Mudbath Blog

5 August 2015

A Simple Guide to Azure Table Storage in C#

This week I had to store a small amount of data, far too little to be worth creating a whole database, for a development project. To save a bit of money and hassle, I decided to get my hands dirty with Azure’s Table Storage.

After a bit of searching, I had come up with a couple of guides to help work out how to read and write to the table, but nothing clearly laid out and explained what I was doing and why, so this is a simple step by step guide to Azure table storage.

For this guide we will use the example of storing an email and username, making sure that usernames aren’t repeated.

Step 1: Download Azure Storage Explorer 6

This is a really useful tool to manage your storage. You can get it here.

Add your storage account with the name of the storage account and the access key (which can be found in the azure portal). Once you have done that you can create the table you want to use using Storage Explorer. Note: There are a few rules associated with naming your table, so keep the name as simple as possible

Step 2: Install Nuget Package

Whether you want to create a new project or just a new class in your existing project, open up your package manager console and run “Install-Package WindowsAzure.Storage”. This will give you all the providers to access the blobs and tables in your storage account.

Step 3: Authenticate to your storage account

To authenticate to your storage you just need the same account details you got for the Storage Explorer, your account name and the account access key.

Create a new class to manage your storage methods. Then add this method to it.

private static CloudTable AuthTable()
        {
            string accountName = "YOUR ACCOUNT NAME HERE";
            string accountKey = "YOUR ACCOUNT KEY HERE";
            try
            {
                StorageCredentials creds = new StorageCredentials(accountName, accountKey);
                CloudStorageAccount account = new CloudStorageAccount(creds, useHttps: true);

                CloudTableClient client = account.CreateCloudTableClient();

                CloudTable table = client.GetTableReference("TARGET TABLE NAME");

                return table;
            }
            catch
            {
                return null;
            }
        }

Step 4: Create your table entity

In Azure Tables an entity is equivalent to a record. Each one requires a rowkey and a partition key. The row key must be unique to the entity, however the partition key does not, and allows an easy way to sort the table.

In addition to this, any additional attributes can be added as extra fields when defining the entity class

For this example we will be making the username the row key, and adding the email as an extra attribute.

public class UsernameEntity : TableEntity
    {
        public UsernameEntity() { }

        public string Email { get; set; }
    }

Step 5: Table Operations

Table operations are what allow you to define your query type before executing it. For this example we will be using Insert and Retrieve.

Step 5A: Inserting a new entity

Creating a new entity is really easy. Simply instantiate your entity and cast it into your Table Operation. For this example I have wrapped it in a method that returns the outcome of the insert as a Boolean.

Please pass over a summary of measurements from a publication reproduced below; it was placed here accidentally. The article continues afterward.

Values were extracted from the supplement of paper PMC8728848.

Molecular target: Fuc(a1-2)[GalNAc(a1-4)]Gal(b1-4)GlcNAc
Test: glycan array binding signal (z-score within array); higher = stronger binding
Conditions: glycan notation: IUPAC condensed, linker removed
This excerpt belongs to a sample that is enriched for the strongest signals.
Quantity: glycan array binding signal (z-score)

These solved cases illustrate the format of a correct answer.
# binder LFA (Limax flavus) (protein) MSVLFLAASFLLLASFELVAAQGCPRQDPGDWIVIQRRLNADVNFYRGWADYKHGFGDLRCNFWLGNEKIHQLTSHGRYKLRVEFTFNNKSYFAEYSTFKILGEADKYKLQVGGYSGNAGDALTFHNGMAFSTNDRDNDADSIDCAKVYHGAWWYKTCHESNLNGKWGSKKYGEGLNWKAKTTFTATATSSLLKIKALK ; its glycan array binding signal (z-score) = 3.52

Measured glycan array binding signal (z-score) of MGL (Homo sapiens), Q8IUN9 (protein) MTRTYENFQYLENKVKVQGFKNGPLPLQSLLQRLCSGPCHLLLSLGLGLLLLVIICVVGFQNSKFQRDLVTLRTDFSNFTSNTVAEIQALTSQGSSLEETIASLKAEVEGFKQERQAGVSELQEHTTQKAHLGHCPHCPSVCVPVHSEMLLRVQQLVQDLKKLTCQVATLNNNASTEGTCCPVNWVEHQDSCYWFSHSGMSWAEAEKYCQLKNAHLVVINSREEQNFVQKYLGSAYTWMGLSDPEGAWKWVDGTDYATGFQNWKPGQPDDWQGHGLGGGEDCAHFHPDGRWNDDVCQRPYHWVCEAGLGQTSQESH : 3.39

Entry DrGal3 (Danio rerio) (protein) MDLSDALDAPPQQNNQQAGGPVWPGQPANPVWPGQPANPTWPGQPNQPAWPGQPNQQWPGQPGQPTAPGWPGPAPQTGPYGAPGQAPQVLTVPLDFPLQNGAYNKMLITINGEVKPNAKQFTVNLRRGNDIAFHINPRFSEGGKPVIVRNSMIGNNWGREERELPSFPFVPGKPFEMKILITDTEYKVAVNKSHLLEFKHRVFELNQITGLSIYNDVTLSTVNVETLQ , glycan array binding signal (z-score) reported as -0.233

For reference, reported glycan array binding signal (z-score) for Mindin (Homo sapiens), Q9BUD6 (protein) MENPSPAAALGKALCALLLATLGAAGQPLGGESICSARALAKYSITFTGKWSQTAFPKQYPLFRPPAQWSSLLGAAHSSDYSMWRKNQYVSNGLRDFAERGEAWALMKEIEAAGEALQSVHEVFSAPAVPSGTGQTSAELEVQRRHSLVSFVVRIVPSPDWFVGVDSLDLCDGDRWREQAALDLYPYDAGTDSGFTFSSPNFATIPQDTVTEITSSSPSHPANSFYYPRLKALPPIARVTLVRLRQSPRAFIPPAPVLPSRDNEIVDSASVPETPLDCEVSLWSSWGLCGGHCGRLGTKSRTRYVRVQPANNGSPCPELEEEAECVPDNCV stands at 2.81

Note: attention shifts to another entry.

private static bool CreateEntity(string email, string username, CloudTable table)
        {
            var newEntity = new UsernameEntity()
            {
                PartitionKey = "Username",
                RowKey = username,
                Email = email
            };

            TableOperation insert = TableOperation.Insert(newEntity);
            try
            {

                table.Execute(insert);
                return true;
            }
            catch (Exception e)
            {
                return false;
            }
        }

Step 5b: Retrieving an entity

Retrieving a specific entity is as easy as knowing the row key and partition key. Create a new Table operation and pass in the values and then evaluate the result Similar to the insert, I have wrapped this in a method to return whether the username already exists as a Boolean

private static bool DoesUsernameExist(string username, CloudTable table)
        {
            TableOperation entity = TableOperation.Retrieve("Username", username);

            var result = table.Execute(entity);

            if (result.Result != null)
            {
                return true;
            }
            else
            {
                return false;
            }
        }

Step 6: Put it all together

Once you have all these methods ready to go, just put them all together in a publicly accessible method to be accessed anywhere on your project.

public static string ValidateUsername(string username, string email)
        {
            var table = AuthTable();

            var exists = DoesUsernameExist(username, table);

            if (exists)
            {
                return "Username Taken";
            }

            var success = CreateEntity(email, username, table);

            if (success)
            {
                return "Username Registered";
            }
            else
            {
                return "Error";
            }

        }

Hopefully this basic example will set you on the right path to mastering the azure table storage providers. Remember to come back for a guide on more complex querying!